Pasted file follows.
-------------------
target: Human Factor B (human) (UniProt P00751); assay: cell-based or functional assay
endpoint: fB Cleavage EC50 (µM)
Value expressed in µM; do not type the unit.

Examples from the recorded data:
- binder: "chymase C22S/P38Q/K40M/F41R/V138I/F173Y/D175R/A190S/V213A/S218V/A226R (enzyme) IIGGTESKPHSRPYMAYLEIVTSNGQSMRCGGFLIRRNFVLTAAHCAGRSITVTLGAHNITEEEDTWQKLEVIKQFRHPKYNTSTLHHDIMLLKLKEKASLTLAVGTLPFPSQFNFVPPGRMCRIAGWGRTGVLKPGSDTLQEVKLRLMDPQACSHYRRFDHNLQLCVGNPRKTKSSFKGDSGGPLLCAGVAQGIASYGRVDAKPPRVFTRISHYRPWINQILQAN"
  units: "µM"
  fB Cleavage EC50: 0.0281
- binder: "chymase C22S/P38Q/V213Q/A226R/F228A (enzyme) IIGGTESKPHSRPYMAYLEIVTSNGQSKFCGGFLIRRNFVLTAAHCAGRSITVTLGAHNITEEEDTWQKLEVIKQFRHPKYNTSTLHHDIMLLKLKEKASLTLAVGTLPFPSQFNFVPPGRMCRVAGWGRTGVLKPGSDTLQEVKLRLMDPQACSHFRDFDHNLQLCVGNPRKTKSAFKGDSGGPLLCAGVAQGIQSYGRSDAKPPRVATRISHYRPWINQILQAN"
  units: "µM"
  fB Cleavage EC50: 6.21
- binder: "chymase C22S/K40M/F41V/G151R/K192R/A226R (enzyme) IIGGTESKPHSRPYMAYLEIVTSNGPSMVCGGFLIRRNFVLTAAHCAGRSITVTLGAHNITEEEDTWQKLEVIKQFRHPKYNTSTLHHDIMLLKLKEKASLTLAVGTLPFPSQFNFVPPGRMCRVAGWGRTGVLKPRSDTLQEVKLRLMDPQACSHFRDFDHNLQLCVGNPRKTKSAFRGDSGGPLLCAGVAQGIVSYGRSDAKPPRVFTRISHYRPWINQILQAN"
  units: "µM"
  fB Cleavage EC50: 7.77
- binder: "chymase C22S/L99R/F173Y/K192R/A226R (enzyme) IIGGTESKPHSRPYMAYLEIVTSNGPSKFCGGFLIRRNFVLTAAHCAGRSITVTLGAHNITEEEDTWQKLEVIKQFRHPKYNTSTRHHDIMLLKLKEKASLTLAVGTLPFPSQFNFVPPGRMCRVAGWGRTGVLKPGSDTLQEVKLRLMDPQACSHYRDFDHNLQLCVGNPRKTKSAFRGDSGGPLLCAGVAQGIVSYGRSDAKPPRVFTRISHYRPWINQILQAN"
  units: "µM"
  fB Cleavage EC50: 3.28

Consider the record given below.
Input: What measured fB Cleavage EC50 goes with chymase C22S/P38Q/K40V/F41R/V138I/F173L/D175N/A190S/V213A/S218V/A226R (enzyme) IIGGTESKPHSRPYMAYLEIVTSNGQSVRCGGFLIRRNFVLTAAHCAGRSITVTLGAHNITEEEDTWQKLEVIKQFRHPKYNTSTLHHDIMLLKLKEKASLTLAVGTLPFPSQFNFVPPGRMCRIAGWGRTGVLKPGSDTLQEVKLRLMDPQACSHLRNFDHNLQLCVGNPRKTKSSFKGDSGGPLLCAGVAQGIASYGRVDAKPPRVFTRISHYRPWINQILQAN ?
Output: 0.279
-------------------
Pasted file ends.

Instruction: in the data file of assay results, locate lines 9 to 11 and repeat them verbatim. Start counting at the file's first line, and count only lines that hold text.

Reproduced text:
  units: "µM"
  fB Cleavage EC50: 6.21
- binder: "chymase C22S/K40M/F41V/G151R/K192R/A226R (enzyme) IIGGTESKPHSRPYMAYLEIVTSNGPSMVCGGFLIRRNFVLTAAHCAGRSITVTLGAHNITEEEDTWQKLEVIKQFRHPKYNTSTLHHDIMLLKLKEKASLTLAVGTLPFPSQFNFVPPGRMCRVAGWGRTGVLKPRSDTLQEVKLRLMDPQACSHFRDFDHNLQLCVGNPRKTKSAFRGDSGGPLLCAGVAQGIVSYGRSDAKPPRVFTRISHYRPWINQILQAN"